Saturday 17th October 2015 started what would prove to be a long goodbye to one of the most important venues in UK club history. Liverpool's Nation has seen powerhouse raves from the likes of Circus, Bugged Out and Chibuku Shake Shake over the years, but it's as the spiritual home of internationally revered clubbing institution Cream with which it will always be associated.
Over a near ten year run from 1992 to 2002 Cream and Nation defined clubbing every Saturday, continuing that legacy throughout sporadic appearances up until the point it finally closed on Boxing Day last year. That October Saturday was a chance for many of the elite DJs that made that tenure so special to make one final appearance, with Pete Tong, Roger Sanchez and a returning Paul Oakenfold all taking the the stage.
We were in attendance that night (read our misty eyed review), but it was another of the fabled residents that stole the show; Seb Fontaine. His two hour masterclass through driving progressive house and spine tingling trance was easily the finest set, since going down in folklore amongst everyone who made it to Nation that night or listened afterwards (which you can do below) with a heavy heart and regret.
Hi Seb. The last time we saw you was from the dancefloor at Cream's now gone Courtyard on Saturday October 17th, it was a bit of a stretch squeezing in there. How emotional was the night for you returning there - had you been in recent years before that?
I'd been there the year before, but that particular finale was something special. What a night that was! I had people telling me only last weekend in Glasgow how they missed out on getting in the Courtyard, but people in the know knew they had to get in there early and stay there.
It was the perfect storm, it really was. The thing is about that 17th date, it was more than just a night. Even since then I'm chatting to more clubbers than I've ever spoken to before, it literally awakened a community of people. That Cream reunion page on Facebook is nuts, I'd forgotten about certain records from that time and people were telling me Seb you've got to play this, this was my record, and it helped remind me of the music again. It was just a great thing to be part of, it really was special.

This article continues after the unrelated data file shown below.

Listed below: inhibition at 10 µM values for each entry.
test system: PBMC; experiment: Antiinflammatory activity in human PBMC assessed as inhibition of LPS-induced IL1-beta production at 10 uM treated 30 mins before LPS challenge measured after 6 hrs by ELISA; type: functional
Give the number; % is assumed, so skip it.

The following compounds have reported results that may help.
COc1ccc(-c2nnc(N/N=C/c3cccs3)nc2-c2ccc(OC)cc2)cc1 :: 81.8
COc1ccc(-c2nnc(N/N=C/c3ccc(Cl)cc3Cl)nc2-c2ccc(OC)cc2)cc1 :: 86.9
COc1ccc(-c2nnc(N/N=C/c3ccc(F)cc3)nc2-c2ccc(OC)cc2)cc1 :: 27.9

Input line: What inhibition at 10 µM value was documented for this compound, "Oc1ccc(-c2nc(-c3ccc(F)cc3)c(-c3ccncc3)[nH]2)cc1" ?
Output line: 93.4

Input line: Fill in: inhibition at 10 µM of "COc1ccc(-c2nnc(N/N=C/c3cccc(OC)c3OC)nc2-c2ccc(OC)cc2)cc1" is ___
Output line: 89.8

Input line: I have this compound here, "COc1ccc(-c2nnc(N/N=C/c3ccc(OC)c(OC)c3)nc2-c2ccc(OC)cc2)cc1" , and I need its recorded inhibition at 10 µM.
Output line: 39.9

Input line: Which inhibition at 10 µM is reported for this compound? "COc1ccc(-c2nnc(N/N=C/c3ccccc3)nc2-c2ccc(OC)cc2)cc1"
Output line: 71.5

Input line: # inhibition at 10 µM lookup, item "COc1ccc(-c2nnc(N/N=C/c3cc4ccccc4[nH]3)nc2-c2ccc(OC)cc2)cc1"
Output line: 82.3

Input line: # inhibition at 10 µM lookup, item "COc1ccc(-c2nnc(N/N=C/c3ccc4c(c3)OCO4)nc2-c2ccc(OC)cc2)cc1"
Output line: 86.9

It was weird because there was almost this edgy atmosphere at the beginning, like people didn't really know what to expect.
You're right, at the beginning everyone was so desperate to get in that courtyard there probably was a bit of edginess with people pushing to get in their place. But you can see why, this was the last night that everyone was going to be in that room again - and it had to be perfect. "Where is everyone, where are all my mates?" But once it settled it just went off.
I tried to get the balance between big tunes and tunes that were big for me. There is a difference between those two things, because some of those tunes that really worked and went off for me only did so at Cream, real residency tunes - they didn't work for me or anyone else anywhere else. Like DJ Remy 'Backstabber', that was just a Cream record for me, and to hear people say to me, "When that came on I lost my mind" just adds to the whole magical experience.
But it's created a massive problem because everyone has that set now! It's had over 50 thousand plays now or something insane across all the formats, people are always asking, "Are you going to play like that now?" But it can't be, it has to be different. It's difficult in some ways because people want that set but they want it differently, it's opened a can of worms.
One fresh spin though from the events is the Cream Classical concept which you're hosting. How involved with that process have you been?
I've got to be honest it was always just me doing the afterparty, it's K-Klass' thing. They've done an awesome job, I was having a chat with the boys in the week about some stuff that is involved with it and it'll be incredible.
Cream have asked me to introduce the show and start the night off, if I took any more credit than that I'd be kidding myself. But it's nice to be involved in what will be another special night.
Have you seen any of the other classical spin-offs of old club tunes like Pete Tong's Electric Proms or Hacienda Classical?
Yeah I thought the Hacienda Classical concept was brilliant, I loved it. I think a great tune is something that transcends musical genres and it still sounds good, it still sounds emotive however it's played.
It's really odd but I don't know if you know Paul Anka? He's a singer a little bit like Frank Sinatra. He's done a cover of 'Smells Like Teen Spirit' from Nirvana, and it just sounds amazing sung in a kind of Vegas show style. It just proves what a great record can sound like when you completely take it out of its skin and strip it down and do it again in another way.